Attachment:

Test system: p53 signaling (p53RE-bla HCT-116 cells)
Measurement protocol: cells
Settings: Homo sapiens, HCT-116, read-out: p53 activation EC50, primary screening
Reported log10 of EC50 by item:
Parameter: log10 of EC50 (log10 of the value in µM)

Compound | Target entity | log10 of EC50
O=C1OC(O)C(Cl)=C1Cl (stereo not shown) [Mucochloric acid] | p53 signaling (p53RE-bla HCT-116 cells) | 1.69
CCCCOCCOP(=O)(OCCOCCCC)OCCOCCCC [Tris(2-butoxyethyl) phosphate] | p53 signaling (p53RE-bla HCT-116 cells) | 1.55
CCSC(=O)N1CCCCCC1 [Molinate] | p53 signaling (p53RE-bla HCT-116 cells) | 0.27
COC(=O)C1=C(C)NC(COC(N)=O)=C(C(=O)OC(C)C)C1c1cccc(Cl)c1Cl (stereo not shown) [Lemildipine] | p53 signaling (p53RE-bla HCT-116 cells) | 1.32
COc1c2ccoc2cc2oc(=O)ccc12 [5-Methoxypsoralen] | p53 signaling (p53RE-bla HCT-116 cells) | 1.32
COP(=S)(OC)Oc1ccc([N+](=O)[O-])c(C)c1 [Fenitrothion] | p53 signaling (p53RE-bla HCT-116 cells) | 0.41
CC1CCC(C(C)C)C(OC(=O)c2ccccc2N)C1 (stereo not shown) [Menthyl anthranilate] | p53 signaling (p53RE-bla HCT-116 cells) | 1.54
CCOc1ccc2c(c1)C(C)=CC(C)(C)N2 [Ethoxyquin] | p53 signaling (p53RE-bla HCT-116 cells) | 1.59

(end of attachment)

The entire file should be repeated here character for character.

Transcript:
Test system: p53 signaling (p53RE-bla HCT-116 cells)
Measurement protocol: cells
Settings: Homo sapiens, HCT-116, read-out: p53 activation EC50, primary screening
Reported log10 of EC50 by item:
Parameter: log10 of EC50 (log10 of the value in µM)

Compound | Target entity | log10 of EC50
O=C1OC(O)C(Cl)=C1Cl (stereo not shown) [Mucochloric acid] | p53 signaling (p53RE-bla HCT-116 cells) | 1.69
CCCCOCCOP(=O)(OCCOCCCC)OCCOCCCC [Tris(2-butoxyethyl) phosphate] | p53 signaling (p53RE-bla HCT-116 cells) | 1.55
CCSC(=O)N1CCCCCC1 [Molinate] | p53 signaling (p53RE-bla HCT-116 cells) | 0.27
COC(=O)C1=C(C)NC(COC(N)=O)=C(C(=O)OC(C)C)C1c1cccc(Cl)c1Cl (stereo not shown) [Lemildipine] | p53 signaling (p53RE-bla HCT-116 cells) | 1.32
COc1c2ccoc2cc2oc(=O)ccc12 [5-Methoxypsoralen] | p53 signaling (p53RE-bla HCT-116 cells) | 1.32
COP(=S)(OC)Oc1ccc([N+](=O)[O-])c(C)c1 [Fenitrothion] | p53 signaling (p53RE-bla HCT-116 cells) | 0.41
CC1CCC(C(C)C)C(OC(=O)c2ccccc2N)C1 (stereo not shown) [Menthyl anthranilate] | p53 signaling (p53RE-bla HCT-116 cells) | 1.54
CCOc1ccc2c(c1)C(C)=CC(C)(C)N2 [Ethoxyquin] | p53 signaling (p53RE-bla HCT-116 cells) | 1.59